Malaysia warns no more delays in purge of illegals
From tomorrow, 800,000 foreign workers will be targeted
Officials yesterday vowed to press ahead with a massive crackdown on an estimated 800,000 illegal foreign workers from tomorrow, despite an eleventh-hour appeal from Indonesia to defer the exercise.
The operation has been delayed at least four times since last October after appeals from Jakarta, raising anger in Malaysia that Prime Minister Abdullah Badawi's government was 'kowtowing' to Indonesian pressure.
Indonesian Manpower Minister Ismail Fahmi on Saturday delivered President Susilo Bambang Yudhoyono's letter to Mr Abdullah.
'This time we are absolutely serious ... there is no delay, no false starts,' said Malaysian Home Minister Azmi Khalid. 'Whatever the letter's contents, the [crackdown] deadline will not be changed.'
Newspapers had warned the government against another postponement.
'The government's credibility is seriously at stake after it blew the trumpets once too often,' The Sun daily said in an editorial. 'Hopefully, March 1 will be the day when words are matched by deeds.'
The government has prepared a taskforce of 350,000 civilian volunteers to rid the country of its illegal foreign workers. The force, known as Rela, will be assisted by police and immigration officials.
Experts have warned of the threat of serious human rights violation because Rela's untrained members have been vested with powers to enter, search and arrest.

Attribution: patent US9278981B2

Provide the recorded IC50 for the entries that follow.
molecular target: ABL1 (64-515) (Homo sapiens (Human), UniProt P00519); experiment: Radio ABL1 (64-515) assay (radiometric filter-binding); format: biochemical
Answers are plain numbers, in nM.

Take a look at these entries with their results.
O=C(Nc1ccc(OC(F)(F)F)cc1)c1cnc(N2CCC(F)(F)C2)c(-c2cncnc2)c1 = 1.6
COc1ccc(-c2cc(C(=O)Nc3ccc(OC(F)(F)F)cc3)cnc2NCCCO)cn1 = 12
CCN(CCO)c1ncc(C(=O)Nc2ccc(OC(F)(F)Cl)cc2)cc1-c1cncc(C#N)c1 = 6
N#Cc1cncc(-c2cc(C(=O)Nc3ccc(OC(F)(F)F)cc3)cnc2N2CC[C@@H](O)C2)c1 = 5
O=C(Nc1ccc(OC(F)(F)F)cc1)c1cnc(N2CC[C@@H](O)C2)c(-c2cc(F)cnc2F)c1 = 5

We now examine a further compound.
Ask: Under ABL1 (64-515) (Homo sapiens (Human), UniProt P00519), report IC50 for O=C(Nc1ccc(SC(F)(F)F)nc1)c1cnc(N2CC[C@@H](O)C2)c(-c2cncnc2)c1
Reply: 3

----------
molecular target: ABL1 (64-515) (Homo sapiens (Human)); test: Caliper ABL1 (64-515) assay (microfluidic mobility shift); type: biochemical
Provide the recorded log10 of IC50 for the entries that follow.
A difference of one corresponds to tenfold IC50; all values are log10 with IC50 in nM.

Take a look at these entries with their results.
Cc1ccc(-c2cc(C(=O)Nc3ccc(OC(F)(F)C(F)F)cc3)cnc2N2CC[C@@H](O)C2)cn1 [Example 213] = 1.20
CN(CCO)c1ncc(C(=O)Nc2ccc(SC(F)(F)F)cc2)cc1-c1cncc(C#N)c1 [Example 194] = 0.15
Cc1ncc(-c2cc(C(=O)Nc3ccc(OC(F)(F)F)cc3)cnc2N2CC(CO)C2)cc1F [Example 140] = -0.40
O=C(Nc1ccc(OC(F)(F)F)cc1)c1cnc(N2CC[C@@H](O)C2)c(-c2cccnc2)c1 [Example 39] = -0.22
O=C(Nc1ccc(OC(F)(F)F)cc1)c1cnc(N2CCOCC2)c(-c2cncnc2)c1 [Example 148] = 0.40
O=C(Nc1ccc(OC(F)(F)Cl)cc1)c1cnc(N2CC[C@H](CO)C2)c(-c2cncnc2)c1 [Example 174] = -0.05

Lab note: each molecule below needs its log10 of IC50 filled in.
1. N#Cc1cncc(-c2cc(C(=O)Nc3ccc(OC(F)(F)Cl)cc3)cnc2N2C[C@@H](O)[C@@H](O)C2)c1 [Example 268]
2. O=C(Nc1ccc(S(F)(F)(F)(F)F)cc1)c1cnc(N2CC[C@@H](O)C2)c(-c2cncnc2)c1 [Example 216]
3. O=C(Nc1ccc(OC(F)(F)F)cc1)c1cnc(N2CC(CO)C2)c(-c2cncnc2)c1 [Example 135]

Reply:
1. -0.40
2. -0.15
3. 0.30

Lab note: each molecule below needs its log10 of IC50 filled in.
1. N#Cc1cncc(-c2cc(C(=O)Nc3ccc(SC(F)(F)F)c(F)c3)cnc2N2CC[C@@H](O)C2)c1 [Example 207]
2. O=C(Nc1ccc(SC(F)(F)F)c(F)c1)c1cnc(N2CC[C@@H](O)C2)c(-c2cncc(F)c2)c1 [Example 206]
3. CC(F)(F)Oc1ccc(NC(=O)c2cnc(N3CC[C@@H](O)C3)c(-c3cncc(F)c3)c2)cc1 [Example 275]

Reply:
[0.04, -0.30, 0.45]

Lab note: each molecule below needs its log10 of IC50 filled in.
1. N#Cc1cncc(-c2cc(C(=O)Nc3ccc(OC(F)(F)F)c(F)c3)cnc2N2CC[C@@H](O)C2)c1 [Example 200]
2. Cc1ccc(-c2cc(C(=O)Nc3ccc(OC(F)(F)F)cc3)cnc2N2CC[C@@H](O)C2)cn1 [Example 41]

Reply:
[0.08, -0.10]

'They are not fit for this kind of heavy work, which is usually done by the police,' said Irene Fernandez, director of an NGO working with migrant workers. 'Human rights abuses are inevitable.'
The government recently gave Rela extended powers to carry small firearms, and raid and search premises without search warrants.
'We also have the power to arrest Malaysians who harbour illegals,' said Rela director-general Mahadi Arshad. 'We are prepared and ready to fulfil our mission of ridding the nation of illegals.'
Malaysia has promised to accept back all Indonesian illegal workers who leave the country during the current amnesty period and return with valid work permits.
However, there have been few takers because Indonesia has imposed a 2.99 million rupiah ($2,500) levy on each returning worker.
Malaysian labour experts criticise the fee as unnecessary and too expensive. 'Indonesian Immigration officers also demand 1 million rupiah in bribes just to stamp the passport,' said a Malaysian labour activist.